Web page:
PORTLAND, Maine — Results of a November ballot question in Portland could jeopardize the large homeless shelter planned for the Riverton neighborhood. Although permits from the planning board have been issued, an obscure statute might make them void.
At issue is the date of the approval. The planning board approved the permits at their Sept. 17 meeting. However, the written filing wasn’t made until Sept. 22. It’s that second date, argues Kristin M. Collins, the attorney representing the advocacy group Portlanders for Safer Shelters, that matters.
An obscure statute says that amendments to city code do not affect local ordinances and permits 45 days after they have passed. Opponents of the large homeless shelter proposed for Riverton are hoping this will make the permits issued by the planning board null.
Collins wrote in a letter to city staff on Thursday that a statute in the city’s land use code that states that “final approval” of a planning board decision includes “written findings of fact.”
“The City’s records show that the written decision memorializing the Planning Board’s action at its September 17 meeting was not issued until September 22,” Collins writes in the letter. “If passed, the citizen-initiated amendments must be applied to the proposed shelter, requiring its capacity to be reduced to 50 beds.”
Danielle West, the city’s top attorney, said in a statement that the city has not made a formal legal opinion about the date of the final approval.
“It is unfortunate that Attorney Collins and her client have opted to accuse the City of ‘voter suppression’ and attempted to bait the City into litigating what is fundamentally a legal question in the court of public opinion, rather than in a court of law,” said West, who will assume interim city manager duties on Nov. 2.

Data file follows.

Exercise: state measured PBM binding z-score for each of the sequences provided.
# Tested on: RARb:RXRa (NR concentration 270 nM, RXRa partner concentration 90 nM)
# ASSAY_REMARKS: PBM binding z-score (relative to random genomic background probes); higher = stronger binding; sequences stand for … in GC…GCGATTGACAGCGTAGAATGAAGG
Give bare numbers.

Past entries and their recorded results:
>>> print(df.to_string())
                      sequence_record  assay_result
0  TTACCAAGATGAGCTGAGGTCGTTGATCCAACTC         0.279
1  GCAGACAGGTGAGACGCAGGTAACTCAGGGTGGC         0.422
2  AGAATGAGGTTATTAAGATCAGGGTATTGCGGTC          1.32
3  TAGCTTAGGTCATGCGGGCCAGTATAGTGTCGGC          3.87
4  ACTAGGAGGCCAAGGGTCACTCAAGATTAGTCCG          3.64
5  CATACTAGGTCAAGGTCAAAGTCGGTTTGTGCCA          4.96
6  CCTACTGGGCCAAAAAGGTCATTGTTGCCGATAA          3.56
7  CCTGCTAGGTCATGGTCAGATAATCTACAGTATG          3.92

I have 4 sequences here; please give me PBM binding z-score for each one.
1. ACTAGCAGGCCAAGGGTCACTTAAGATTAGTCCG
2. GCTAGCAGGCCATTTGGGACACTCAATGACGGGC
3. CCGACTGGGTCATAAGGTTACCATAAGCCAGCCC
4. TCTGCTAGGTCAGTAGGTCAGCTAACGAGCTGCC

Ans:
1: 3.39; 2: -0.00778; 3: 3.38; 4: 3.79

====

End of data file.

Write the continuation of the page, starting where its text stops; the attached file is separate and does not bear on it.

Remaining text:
If the ballot result calls the planning board’s approval into question, the City trusts that the issue “will be ably resolved by a court of law in due course,” West said.
The advocacy group successfully collected signatures to get the referendum on the November ballot to restrict shelters to small sizes. If passed, it would amend city code to cap homeless shelters at 50 beds and require them to be open 24 hours a day, except for family and domestic abuse shelters. The amendment would also remove a requirement for shelters to provide security searches and on-site surveillance.
The proposed homeless shelter is slated to have 200-beds and cost up to $25 million. It’s being built by the Portland firm Developers Collective. The Portland firm was selected by the city last spring to spearhead the project, which includes a range of on-site services for unhoused people, including behavioral health, a soup kitchen and substance abuse counseling. They want to complete it by December 2022.
In the meantime, Collins wants the city to stop making the large shelter sound like a done deal. Collins asked city staff to “publicly correct past statements…that the citizens’ initiative cannot affect the proposed Riverton shelter.”
She also didn’t exclude the possibility of suing the city to ensure code is followed.
“No one, especially the unhoused, will be served by this project being tied up in litigation,” Collins wrote.